Monday, August 27, 2018

How sweet the name of Jesus sounds

There is a hymn by John Newton, dating from 1779, that begins "How sweet the Name of Jesus sounds in a believer's ear!". We sang it this morning, which is an odd coincidence because I had just woken up in the night last night trying to remember which hymn it was that I thought still deserved a blog post in relation to the messing up of its words.

The original seems to be like this:

1 How sweet the Name of Jesus sounds
in a believer's ear!
It soothes his sorrows, heals his wounds,
and drives away his fear.

2 It makes the wounded spirit whole,
and calms the troubled breast;
'tis manna to the hungry soul,
and to the weary, rest.

3 Dear Name! the Rock on which I build,
my Shield and Hiding Place;
my never failing Treas'ry, fill'd
with boundless stores of grace!

4 By Thee my pray'rs acceptance gain,
altho' with sin defil'd;
Satan accuses me in vain,
and I am own'd a child.

5 Jesus! my Shepherd, Husband, Friend,
my Prophet, Priest, and King:
my Lord, my Life, my Way, my End,
accept the praise I bring.

6 Weak is the effort of my heart,
and cold my warmest thought;
but when I see Thee as Thou art,
I'll praise Thee as I ought.

7 'Till then, I would Thy love proclaim
with ev'ry fleeting breath;
and may the music of Thy name
refresh my soul in death.

In the English Hymnal the hymn is presented as above, except without verse 4. In the New English Hymnal it is presented not only without verse 4, and also with a change to the first line of verse 5 (though with no indication that there has been an alteration). It is that change to verse 5 line 1 that I am interested in.

In verse 5, the poet gives a string of descriptors of Jesus, indicating how he stands to the speaker. The first thought is that he is my shepherd, and the second thought is that he is my husband. What, if anything, is wrong with that second thought? The New English Hymnal has decided that it would be better to excise that thought, and replace it with the idea that he is my 'brother'. (Other hymnals have done this for a long time. 'Brother' is quite common, and others choose 'guardian').

One worry might be that John Newton is a man and cannot have thought of himself as having a husband. But this is surely a very silly thought. There are several reasons for thinking that it is silly. One is that poems are not written to be sung only by their author. This poem is written for anyone to sing, and at least half the content of the pews in his day as well as ours, would be women. It is perfectly possible for a man to write a hymn that is designed to make sense for women to sing. Of course many hymns are not designed to make sense for women to sing, and some use language that tends to assume that we are all brothers and so on. I don't tend to mind that language, but it would be odd to object to a hymn that managed to avoid that, and wrote in a way that is OK for women to sing.

A second reason for thinking that it is silly is this. If the poet wants to indicate that I stand in a spousal relation to Jesus, then the correct term for describing who Jesus is needs to be either "my wife" or "my husband". If, as John Newton quite reasonably assumes, the Jesus we know is presented as of masculine gender, then the correct term would seem to be "husband", not "wife". So finding oneself wanting to say that Jesus is the beloved other to whom we are spiritually married, one should indeed say that he is "my husband", and we should say that even if the speaker is a man. One would only find this odd if one has a fixed idea to the effect that marriage—even spiritual marriage— is, and could only ever be, between a man and a woman, and a man could never speak of his "husband". John Newton shows us that this was not so in 1779, and it is certainly not so in 2018.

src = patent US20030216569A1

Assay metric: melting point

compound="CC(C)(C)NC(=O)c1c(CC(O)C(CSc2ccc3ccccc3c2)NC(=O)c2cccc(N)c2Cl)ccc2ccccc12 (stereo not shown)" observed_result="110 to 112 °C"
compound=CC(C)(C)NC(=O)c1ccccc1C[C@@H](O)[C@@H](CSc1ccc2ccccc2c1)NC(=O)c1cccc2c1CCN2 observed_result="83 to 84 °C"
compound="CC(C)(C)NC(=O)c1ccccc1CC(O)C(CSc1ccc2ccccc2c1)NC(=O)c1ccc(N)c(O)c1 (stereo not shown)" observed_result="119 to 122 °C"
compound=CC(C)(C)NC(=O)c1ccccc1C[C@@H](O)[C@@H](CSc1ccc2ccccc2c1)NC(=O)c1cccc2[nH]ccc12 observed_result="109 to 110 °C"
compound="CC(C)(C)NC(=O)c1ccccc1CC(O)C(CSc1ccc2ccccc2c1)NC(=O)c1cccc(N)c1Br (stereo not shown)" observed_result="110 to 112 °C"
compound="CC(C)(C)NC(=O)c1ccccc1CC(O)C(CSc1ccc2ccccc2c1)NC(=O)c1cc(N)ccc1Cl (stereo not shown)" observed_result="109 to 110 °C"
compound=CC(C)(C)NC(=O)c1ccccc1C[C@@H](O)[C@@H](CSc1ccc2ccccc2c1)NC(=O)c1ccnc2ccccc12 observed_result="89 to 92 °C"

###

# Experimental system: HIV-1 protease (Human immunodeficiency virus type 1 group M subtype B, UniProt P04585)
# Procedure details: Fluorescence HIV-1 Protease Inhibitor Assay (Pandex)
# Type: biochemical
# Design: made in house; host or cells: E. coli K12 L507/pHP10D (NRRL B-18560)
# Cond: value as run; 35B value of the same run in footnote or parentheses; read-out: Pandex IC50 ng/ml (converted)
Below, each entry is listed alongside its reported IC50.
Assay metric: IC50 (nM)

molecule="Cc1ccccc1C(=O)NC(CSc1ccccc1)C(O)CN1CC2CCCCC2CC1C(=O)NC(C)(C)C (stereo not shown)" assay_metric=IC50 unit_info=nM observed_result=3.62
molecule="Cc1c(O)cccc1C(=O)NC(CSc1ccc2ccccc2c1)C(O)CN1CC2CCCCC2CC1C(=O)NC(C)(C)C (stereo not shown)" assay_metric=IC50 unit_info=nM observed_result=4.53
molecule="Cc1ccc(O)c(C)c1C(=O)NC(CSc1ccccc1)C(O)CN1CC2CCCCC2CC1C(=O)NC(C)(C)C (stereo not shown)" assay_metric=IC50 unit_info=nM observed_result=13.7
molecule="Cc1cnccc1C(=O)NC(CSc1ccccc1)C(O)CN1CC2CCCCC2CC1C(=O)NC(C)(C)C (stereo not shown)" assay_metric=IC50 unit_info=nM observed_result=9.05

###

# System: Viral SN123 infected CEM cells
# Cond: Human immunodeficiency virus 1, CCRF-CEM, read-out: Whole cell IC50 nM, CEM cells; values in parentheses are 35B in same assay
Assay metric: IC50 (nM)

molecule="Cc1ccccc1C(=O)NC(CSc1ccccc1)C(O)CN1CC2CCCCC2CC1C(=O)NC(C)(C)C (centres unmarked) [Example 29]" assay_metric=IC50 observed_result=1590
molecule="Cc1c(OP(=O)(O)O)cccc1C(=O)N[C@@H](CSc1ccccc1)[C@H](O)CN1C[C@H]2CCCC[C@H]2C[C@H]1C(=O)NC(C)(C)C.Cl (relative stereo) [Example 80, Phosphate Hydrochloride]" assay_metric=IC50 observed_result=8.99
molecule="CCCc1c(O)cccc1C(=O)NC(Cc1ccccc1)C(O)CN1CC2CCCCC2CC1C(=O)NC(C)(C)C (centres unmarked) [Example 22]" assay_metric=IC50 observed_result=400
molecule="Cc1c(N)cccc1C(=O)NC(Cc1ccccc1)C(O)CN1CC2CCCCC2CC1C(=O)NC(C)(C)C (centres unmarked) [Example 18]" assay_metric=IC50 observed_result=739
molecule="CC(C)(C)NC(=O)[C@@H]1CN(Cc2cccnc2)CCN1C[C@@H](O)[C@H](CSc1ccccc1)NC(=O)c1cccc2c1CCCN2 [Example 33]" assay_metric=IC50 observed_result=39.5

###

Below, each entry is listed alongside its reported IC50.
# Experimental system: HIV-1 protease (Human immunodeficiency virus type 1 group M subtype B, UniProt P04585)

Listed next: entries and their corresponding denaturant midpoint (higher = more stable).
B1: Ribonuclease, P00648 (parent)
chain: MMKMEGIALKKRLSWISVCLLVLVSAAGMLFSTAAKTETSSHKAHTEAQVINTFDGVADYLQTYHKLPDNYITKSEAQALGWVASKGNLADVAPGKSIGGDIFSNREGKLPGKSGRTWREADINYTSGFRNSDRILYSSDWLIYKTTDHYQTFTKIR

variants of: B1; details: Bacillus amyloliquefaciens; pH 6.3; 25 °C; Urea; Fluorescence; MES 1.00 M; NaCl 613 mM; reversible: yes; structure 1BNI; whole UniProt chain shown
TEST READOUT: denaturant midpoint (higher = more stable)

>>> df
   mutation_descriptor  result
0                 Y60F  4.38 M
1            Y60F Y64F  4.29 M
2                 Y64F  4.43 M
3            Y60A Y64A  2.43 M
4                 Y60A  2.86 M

A third reason for thinking that it is silly is that it's clear that Newton was not doing this by accident. Indeed the first verse speaks of the believer as "he", so he's not pretending to be a she. Nor is he writing from the point of view of the church or of the soul (both potentially female images who can be conceived of as the bride of Christ). The verse speaks in the first person (accept the praise I bring), and has mentioned the spirit, the soul and the heart in other verses as other parts of oneself. So it is not the soul speaking.

Of course, the image is striking and makes you sit up and think. But is it that the hymnal editors think that it is inappropriate? Or they (male editors) can't stomach encountering language they wouldn't themselves use? Just what exactly is their problem, and why do we even find the image a surprise? We're happy with the thought that Jesus loves us, and that we are his children, his brethren, or his friends (none of which is literally true in the normal sense of those words). Why exactly would we baulk at the idea that he is also our husband?

One option is that marriage and spousal relationships seem to be one-to-one, and therefore claiming Jesus as my husband might seem to exclude you and others from having the same relationship. But it has always been a normal part of entering a convent for the novice to be imagined entering into a marriage with Christ, and if we can cope with that idea for the monastic life, the objection that Christ could have only one spouse is no longer a sound one.

I suggest that we leave Newton's poem as he wrote it and stop trying to enforce a false image of what the church means by marriage, and the false dogma that, for the traditional church, the term "marriage" can only be used of a relationship between one man and one woman.

No comments: